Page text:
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Korean J Parasitol > Volume 10(1):1972 > Article

Original Article
Korean J Parasitol. 1972 Apr;10(1):44-51. English.
Published online Mar 20, 1994.  http://dx.doi.org/10.3347/kjp.1972.10.1.44
Copyright © 1972 by The Korean Society for Parasitology
Incidence of parasites found on vegetables collected from markets and vegetable gardens in Taegu area
Dong Wik Choi and Sup Lee
Department of Parasitology, Kyungpook National University School of Medicine, Taegu, Korea.
Kyungpook Branch, Korean Association of Parasite Eradication, Korea.

A parasitic survey on vegetables collected from markets and vegetable gardens in Taegu area was conducted for the discovery of human parasitic eggs and larvae. Three species of vegetable, lettuce (Lactuca sativa), young radish(Raphanus sapivus) and Chinese cabbage (Brassica pekinensis) were selected.

All vegetable leaves were washed with a hard brush, and then species of parasites and the approximate mean number of parasitic eggs per 200 grams of vegetable leaves were investigated.

When vegetables collected from markets were examined, 5 species of parasite eggs (ascarid, trichurid, Trichostrongylus, Clonorchis and hookworms) and 2 larvae (filariform and rhabditoid ) were found. Furthermore, a number of eggs and larvae of undetermined species were also observed. Of the parasites studied, ascarid egg was found to be highest (49.0%), followed Trichostrongylus egg(18.0%) as well as filariform larva of hookworms (19.7%), and the least often observed was rhabditoid larva of hookworms(0.7%).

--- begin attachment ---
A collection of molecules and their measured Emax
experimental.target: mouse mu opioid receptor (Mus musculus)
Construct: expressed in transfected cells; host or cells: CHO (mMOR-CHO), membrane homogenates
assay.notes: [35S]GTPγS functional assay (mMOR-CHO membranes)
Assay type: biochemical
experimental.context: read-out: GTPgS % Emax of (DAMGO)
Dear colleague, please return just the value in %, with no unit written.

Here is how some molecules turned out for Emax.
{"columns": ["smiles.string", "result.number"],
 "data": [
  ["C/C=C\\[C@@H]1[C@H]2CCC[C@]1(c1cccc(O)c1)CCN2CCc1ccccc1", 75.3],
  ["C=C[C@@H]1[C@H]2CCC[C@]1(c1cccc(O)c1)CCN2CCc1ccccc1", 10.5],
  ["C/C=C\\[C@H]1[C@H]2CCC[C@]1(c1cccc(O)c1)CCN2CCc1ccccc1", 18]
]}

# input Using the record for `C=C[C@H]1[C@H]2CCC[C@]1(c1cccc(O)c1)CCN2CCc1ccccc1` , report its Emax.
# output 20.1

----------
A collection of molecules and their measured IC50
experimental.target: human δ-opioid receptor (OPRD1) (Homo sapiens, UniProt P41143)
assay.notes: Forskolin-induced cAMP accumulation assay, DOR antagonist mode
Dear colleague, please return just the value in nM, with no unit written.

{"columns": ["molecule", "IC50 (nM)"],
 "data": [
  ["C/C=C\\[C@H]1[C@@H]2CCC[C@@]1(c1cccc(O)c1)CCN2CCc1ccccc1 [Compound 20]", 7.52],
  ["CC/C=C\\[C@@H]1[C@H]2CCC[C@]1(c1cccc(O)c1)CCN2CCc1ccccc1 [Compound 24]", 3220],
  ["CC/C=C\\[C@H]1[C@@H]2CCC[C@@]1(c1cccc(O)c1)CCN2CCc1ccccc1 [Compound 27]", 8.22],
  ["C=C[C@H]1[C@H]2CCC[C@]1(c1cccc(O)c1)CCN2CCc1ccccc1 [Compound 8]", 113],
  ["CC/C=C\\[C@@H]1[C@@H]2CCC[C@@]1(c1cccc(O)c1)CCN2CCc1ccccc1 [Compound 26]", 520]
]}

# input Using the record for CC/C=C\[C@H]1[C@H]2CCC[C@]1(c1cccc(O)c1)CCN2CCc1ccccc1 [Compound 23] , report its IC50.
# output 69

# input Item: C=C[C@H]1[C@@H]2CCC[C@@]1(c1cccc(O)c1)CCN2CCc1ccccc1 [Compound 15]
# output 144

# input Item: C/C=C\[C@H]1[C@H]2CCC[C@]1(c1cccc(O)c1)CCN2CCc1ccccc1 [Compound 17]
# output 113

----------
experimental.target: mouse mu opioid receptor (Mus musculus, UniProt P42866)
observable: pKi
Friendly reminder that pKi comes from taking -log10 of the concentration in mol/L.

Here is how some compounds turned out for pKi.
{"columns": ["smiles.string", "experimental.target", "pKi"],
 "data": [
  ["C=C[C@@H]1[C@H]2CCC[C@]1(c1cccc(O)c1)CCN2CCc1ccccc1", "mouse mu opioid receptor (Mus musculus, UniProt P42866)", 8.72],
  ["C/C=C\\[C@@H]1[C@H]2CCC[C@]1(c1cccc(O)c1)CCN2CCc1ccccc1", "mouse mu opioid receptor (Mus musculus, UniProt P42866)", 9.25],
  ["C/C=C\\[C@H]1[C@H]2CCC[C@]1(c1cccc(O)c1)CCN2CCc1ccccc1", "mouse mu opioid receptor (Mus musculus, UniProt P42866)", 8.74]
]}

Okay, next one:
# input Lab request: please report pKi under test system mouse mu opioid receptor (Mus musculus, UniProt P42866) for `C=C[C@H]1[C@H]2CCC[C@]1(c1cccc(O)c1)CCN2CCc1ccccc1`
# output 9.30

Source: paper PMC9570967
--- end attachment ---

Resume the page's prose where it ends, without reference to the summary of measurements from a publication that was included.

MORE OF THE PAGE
The recovery rate of parasites among lettuce, young radish and Chinese cabbage collected from markets ranged from 23.2 to 91.9 percent and was similar to that from vegetable gardens, where Chinese cabbage showed the highest (91.1%) and lettuce being next(49.0%) in positivity of ascarid eggs. In the case of filariform larva, the rate of Chinese cabbage was twice as high as that of lettuce and young radish.

There was a significant reduction in the rate of filariform larva, suggesting that a single washing of vegetables at the vegetable washing stand would reduce the number of parasites attached to vegetable leaves, when young radish washed at the stand was compared with that unwashed.

In the monthly rate of parasites recovered from young radish, there was significant fluctuations between the eggs and filariform larva of hookworms.

The mean number of ascarid egg per 200 grams of vegetable was 7.5 in young radishes, 3.1 in lettuces, and 0.5 in Chinese cabbages, in decreasing order. It is noteworthy that young radish contained more than 10 times more than Chinese cabbage. These results would seem to indicate that one of the important routes of infection is due to consumption of pickled young radishes in summer than pickled Chinese cabbages in winter.


Table 1
Eggs and larvae of parasites found on lettuce leaves collected from markets (1970-71)

Number examined: 50 in each market

Table 2
Eggs and larvae of parasites found on vegetables collected from markets (1970-71)

Table 3
Eggs and larvae of parasites found on vegetables collected from vegetable grardens (1970-71)

Table 4
Number of parasite eggs and larvae found in young radish, unwashed and washed at vegetable washing stand

Table 5
Monthly variation of numbers of parasites found on young radishes collected from markets and vegetable gardens (July-October, 1971)

Table 6
Mean numbers of ascarid eggs found per 200 grams in each of lettuce, young radish, and Chinese cabbage (1970-71)

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